Rare Diseases and Abortion Bans: What is the Impact?

With the advent of a majority conservative Supreme Court with the appointment of Brett Kavanaugh last year, several US states have recently passed laws that effectively ban abortions. Many of these laws make abortion illegal very early in a pregnancy, around six or eight weeks, which is often earlier than when someone would even know if they were pregnant in the first place. 

The goal of these laws is to challenge the ruling that made abortion legal in the first place. The authors of these bills expect their legality to be dismissed by lower courts so that they can ultimately make their way to the Supreme Court, where, with a conservative majority in place, the bill authors hope that they will be upheld.  None of them are currently in effect.

Most of these laws don’t allow for many exceptions, such as in cases of incest or rape. Another area that is often being overlooked are cases in which rare diseases play a role.

These extreme anti-abortion laws expect women to carry their offspring to term even in cases where it is clear that the baby will be unable to survive for very long once they are born. Take the story of Allison Chang. It became clear after an ultrasound that there were some serious developmental abnormalities going on with her and her husband’s daughter, who was still developing in Allison’s uterus. The fetus had an abnormal fluid filled mass on her neck and fluid surrounding her lung and abdominal organs that was inhibiting their development.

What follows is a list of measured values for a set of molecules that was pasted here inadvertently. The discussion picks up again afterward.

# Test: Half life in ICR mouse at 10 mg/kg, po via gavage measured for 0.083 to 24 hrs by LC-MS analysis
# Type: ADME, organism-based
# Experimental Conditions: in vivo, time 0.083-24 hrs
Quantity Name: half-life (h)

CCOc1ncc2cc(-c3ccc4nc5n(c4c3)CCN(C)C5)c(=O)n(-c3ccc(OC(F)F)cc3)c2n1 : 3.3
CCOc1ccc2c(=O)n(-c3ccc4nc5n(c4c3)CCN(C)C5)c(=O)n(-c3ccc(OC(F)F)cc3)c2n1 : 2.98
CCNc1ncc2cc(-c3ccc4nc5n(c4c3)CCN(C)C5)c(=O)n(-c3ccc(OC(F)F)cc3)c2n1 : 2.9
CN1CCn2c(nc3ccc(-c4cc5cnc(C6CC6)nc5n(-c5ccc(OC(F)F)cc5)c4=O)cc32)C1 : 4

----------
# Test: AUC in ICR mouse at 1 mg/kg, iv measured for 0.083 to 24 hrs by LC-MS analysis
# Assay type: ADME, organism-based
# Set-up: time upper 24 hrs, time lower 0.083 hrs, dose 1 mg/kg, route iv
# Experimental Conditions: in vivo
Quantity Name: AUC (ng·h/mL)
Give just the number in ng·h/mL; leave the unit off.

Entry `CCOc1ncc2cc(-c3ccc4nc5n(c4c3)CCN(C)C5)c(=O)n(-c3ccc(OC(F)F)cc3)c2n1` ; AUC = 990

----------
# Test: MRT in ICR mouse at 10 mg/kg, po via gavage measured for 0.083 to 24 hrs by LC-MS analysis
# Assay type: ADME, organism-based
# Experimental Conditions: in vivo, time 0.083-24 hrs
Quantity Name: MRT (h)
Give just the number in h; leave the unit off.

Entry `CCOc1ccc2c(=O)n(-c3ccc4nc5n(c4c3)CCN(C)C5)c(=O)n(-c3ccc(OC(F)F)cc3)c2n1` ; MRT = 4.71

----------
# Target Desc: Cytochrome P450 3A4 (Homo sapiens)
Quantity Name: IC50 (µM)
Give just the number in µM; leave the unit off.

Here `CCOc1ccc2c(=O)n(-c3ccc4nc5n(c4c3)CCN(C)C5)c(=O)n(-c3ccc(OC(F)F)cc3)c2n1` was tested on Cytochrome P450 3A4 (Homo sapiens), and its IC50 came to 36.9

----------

The developing child was diagnosed with trisomy 18, a rare development disorder. Most babies diagnosed are dead before they are born and those that survive birth are often dead within 15 days. Any that survive beyond that point are stuck with major medical problems that inflict great suffering. Allison ultimately made the decision to terminate the pregnancy, and the developing baby was dead before the abortion operation commenced. Allison was fortunate to live in a state that allowed abortions to be covered by insurance. Many women in similar situations live in states that don’t.

Current restrictive laws as well as the latest outbreak of anti-abortion laws are making it increasingly clear that women are expected carry to term pregnancies even when it is clear that the baby will not survive. Some examples include anencephaly (when the child doesn’t have a brain) and Potter syndrome (when then child’s lungs are not developed enough to function). 

Regardless of where you stand on abortion, forcing women to carry pregnancies to term in which the baby is affected by a severe or lethal rare condition isn’t “pro life.” It is simply inflicting needless pain and suffering to the child, the mother, and the rest of the family. These laws are an indication that many of our country’s policy makers are failing to take into consideration the possibility that there are times when an abortion is the most humane option possible.


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